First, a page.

Less REM sleep increases death risk: JAMA Neurology
USA: Middle-aged and older adults with less rapid eye movement (REM) sleep are more likely to die, suggests a recent study in the journal JAMA Neurology. According to the study, decreased percentage of REM sleep may increase the risk for all-cause, cardiovascular, and other non-cancer-related mortality.
REM sleep has been linked with health outcomes, but not much is known about the relationship between REM sleep and mortality. Eileen B. Leary, Stanford University, Palo Alto, California, and colleagues investigated whether REM sleep is associated with a greater mortality risk in 2 independent cohorts. Also, they explored whether another sleep stage could be driving the findings.
This study used data from the Outcomes of Sleep Disorders in Older Men (MrOS) Sleep Study and Wisconsin Sleep Cohort (WSC). MrOS participants were recruited from December 2003 to March 2005, and WSC began in 1988. MrOS and WSC participants who had REM sleep and mortality data were included. The analysis was conducted from May 2018 to December 2019.
The primary outcome was all-cause and cause-specific mortality confirmed with death certificates.
The MrOS cohort included 2675 individuals (2675 men [100%]; mean [SD] age, 76.3 [5.5] years), and was followed up for a median (interquartile range) of 12.1 (7.8-13.2) years. The WSC cohort included 1386 individuals (753 men [54.3%]; mean [SD] age, 51.5 [8.5] years), and was followed up for a median (interquartile range) of 20.8 (17.9-22.4) years.
Key findings of the study include:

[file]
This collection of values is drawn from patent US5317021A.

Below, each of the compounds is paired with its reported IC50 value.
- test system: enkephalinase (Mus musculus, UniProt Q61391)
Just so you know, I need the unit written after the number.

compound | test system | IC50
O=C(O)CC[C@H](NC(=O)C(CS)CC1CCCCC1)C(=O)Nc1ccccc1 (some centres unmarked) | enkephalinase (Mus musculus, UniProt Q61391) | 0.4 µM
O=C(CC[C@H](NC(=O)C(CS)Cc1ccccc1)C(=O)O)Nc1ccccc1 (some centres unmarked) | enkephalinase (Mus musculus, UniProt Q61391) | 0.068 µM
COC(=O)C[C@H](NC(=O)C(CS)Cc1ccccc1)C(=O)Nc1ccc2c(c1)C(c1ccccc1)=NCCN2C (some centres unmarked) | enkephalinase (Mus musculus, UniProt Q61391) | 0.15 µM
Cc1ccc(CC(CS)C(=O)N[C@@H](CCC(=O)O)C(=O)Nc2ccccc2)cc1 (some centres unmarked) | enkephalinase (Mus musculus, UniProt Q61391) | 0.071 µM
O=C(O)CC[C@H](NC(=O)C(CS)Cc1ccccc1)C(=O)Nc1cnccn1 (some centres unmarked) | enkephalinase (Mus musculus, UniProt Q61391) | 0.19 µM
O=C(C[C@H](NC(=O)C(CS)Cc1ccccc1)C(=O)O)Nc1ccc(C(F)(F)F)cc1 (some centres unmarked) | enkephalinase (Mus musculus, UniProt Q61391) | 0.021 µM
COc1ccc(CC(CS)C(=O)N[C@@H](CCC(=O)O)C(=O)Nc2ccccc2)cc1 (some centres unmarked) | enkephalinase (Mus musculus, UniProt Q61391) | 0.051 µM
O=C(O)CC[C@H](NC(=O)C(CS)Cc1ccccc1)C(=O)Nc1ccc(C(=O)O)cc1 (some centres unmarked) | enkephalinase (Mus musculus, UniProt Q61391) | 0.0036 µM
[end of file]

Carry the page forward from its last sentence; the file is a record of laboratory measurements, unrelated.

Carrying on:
- MrOS participants had a 13% higher mortality rate for every 5% reduction in REM sleep (percentage REM sleep SD = 6.6%) after adjusting for multiple demographic, sleep, and health covariates (age-adjusted hazard ratio, 1.12; fully adjusted hazard ratio, 1.13).
- Results were similar for cardiovascular and other causes of death. Possible threshold effects were seen on the Kaplan-Meier curves, particularly for cancer; individuals with less than 15% REM sleep had a higher mortality rate compared with individuals with 15% or more for each mortality outcome with odds ratios ranging from 1.20 to 1.35.
- Findings were replicated in the WSC cohort despite younger age, inclusion of women, and longer follow-up (hazard ratio, 1.13).
- A random forest model identified REM sleep as the most important sleep stage associated with survival.
"Decreased percentage REM sleep was associated with greater risk of all-cause, cardiovascular, and other noncancer-related mortality in 2 independent cohorts," concluded the authors.
The study, "Association of Rapid Eye Movement Sleep With Mortality in Middle-aged and Older Adults," is published in the journal JAMA Neurology.